By Joel Hall
This weekend, victims of Hurricane Katrina, and other major storms, living in the metro Atlanta area, will have a chance to learn about helpful resources, employment opportunities, listen to zydeco music, and benefit from several relaxation and health technigues.
On Saturday, Oct. 13, from 11 a.m., to 5 p.m., United Way of Metropolitan Atlanta and Wholistic Stress Control Institute, Inc., will host a Cultural Festival for the evacuees of hurricanes Katrina, Rita, and Wilma.
The event, which will take place at the Jesse L. Draper Boys and Girls Club in College Park, will offer live, New Orleans-style music, arts and crafts, massage, Tai Chi, as well as information kiosks from local relief agencies and employers seeking to hire displaced hurricane victims.
The event is part of the United Way's metro-wide Building Community Resiliency Program, according to Margianna Langston, statewide manager for disaster preparedness and recovery for United Way of Georgia.
Made available through a grant from the American Red Cross Hurricane Relief Fund, the United Way of Metropolitan Atlanta has been supporting local entities in creating unique events to provide aid for hurricane victims.
"Back in May, we were contacted by American Red Cross, primarily for creating summer camps for Hurricane Katrina victims," said Langston. "Different places that deal with evacuees, such as Houston and Baton Rouge, got this money, but were not able to spend it adequately, because they received it so late."
Langston said the left-over money is currently being redirected into programs such as the Cultural Festival, which can address emotional, health, as well as financial needs.
"There are a lot of evacuees on the south end of the city," said Gloria Elder, deputy director of Wholistic Stress Control Institute. "A lot of people are here and they still do not have what they need to move forward. The festival is a way for them to come together."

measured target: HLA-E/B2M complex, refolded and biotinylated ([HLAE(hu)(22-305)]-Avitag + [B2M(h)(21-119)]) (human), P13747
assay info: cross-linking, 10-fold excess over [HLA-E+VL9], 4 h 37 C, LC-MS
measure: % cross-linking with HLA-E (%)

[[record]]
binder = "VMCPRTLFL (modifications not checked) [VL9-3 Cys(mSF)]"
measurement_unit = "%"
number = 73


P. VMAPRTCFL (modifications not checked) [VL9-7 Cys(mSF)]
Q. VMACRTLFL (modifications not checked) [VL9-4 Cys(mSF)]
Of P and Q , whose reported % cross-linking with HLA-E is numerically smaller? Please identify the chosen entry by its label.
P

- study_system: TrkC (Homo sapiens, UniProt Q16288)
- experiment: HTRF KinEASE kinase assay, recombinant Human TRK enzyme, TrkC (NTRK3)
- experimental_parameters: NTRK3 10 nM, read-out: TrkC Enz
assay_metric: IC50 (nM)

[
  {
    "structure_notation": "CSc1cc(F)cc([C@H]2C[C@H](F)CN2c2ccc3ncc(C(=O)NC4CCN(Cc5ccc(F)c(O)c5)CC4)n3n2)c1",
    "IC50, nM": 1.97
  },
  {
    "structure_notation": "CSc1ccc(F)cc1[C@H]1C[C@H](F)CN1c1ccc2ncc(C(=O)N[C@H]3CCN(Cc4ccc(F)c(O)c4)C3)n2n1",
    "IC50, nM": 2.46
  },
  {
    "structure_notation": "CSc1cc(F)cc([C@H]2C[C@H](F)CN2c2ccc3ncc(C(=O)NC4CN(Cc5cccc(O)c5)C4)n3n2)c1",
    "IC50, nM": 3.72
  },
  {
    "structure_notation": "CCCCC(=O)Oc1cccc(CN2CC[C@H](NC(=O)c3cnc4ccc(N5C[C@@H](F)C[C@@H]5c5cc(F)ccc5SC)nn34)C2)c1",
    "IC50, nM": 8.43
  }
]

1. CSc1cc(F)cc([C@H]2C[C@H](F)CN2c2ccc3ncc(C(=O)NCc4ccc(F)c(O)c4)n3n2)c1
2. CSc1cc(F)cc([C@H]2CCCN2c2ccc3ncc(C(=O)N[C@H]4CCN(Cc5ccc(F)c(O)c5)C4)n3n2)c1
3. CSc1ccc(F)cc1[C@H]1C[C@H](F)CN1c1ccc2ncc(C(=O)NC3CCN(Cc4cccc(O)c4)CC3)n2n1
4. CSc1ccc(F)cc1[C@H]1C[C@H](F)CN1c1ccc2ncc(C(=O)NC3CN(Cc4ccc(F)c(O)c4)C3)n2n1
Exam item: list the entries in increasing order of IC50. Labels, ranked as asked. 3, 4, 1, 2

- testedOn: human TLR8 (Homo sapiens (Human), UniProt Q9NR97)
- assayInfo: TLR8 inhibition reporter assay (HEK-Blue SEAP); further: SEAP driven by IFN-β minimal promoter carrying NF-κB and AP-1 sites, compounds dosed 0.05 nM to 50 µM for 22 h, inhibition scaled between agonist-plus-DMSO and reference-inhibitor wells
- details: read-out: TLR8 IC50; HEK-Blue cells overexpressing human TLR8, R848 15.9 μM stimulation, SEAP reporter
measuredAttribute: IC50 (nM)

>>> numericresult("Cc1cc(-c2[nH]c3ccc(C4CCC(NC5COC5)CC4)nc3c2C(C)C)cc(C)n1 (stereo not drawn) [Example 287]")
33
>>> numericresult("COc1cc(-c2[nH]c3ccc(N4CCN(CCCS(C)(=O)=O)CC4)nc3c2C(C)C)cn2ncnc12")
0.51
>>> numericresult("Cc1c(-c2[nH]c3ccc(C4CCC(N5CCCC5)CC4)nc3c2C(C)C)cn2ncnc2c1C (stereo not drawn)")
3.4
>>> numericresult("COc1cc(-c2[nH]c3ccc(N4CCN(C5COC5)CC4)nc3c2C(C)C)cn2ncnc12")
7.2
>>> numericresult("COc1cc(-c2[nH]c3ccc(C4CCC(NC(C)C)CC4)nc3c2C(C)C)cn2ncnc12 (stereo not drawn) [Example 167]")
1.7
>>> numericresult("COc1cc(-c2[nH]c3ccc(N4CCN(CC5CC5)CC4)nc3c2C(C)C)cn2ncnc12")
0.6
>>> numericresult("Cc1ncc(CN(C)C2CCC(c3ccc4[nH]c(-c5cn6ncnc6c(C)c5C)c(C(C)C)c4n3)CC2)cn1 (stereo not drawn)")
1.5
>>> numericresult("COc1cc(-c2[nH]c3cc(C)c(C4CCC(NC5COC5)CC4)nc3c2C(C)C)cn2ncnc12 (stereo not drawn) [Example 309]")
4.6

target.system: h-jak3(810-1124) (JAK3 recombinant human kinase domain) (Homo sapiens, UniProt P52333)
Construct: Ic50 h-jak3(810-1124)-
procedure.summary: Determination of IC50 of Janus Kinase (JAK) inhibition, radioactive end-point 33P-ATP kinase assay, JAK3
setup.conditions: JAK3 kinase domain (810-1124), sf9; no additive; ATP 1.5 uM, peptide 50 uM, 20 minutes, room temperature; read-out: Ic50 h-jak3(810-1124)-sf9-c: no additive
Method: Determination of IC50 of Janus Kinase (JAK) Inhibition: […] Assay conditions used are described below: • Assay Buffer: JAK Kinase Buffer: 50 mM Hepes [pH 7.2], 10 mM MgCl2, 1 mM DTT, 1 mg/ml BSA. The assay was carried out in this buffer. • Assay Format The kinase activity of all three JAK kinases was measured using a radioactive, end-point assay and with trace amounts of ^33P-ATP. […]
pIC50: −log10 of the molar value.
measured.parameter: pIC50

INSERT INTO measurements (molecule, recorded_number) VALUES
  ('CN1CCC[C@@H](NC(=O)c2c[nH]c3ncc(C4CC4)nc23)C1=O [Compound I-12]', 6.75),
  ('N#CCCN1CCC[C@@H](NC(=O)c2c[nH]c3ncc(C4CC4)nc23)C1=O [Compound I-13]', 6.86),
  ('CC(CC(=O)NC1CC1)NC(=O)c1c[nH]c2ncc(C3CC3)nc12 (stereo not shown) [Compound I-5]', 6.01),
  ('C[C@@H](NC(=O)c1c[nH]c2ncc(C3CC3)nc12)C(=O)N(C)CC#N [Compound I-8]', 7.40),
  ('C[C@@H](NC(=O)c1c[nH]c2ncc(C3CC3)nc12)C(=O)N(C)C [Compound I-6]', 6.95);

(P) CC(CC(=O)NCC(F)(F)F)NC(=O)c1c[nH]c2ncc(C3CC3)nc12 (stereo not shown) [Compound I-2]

For those seeking employment, Workforce Development of Fulton County will have booths set up so that people can find out what job opportunities are available.
Those seeking better physical and emotional health will be treated to a wide array of healing methods, such as massage, acupuncture, yoga, Tai Chi, Qigong -- an ancient Chinese healing exercise that reportedly lowers blood pressure, and Reiki -- a Japanese healing method that is said to use energy from the hands to detect blockages in the body.
Counselors and traditional doctors will be on site to conduct health screenings and to offer advice to those emotionally affected by the hurricanes.
Families will also be able to enjoy live poetry, positive hip-hop, African dancing and drumming, face painting, moon walks, and other activities.
Elder said that the event is a "perfect fit. They've gone through a lot of stress and they still are," she said. The goal of the festival is "not just to help them, but to also let them know that stress can be managed."
The event is free to all hurricane victims and is accessible by MARTA. The Jesse Draper Boys and Girls Club is located at 1462 East Walker Avenue in College Park. For more information, call (404) 755-0068 or visit www.wholistic1.com.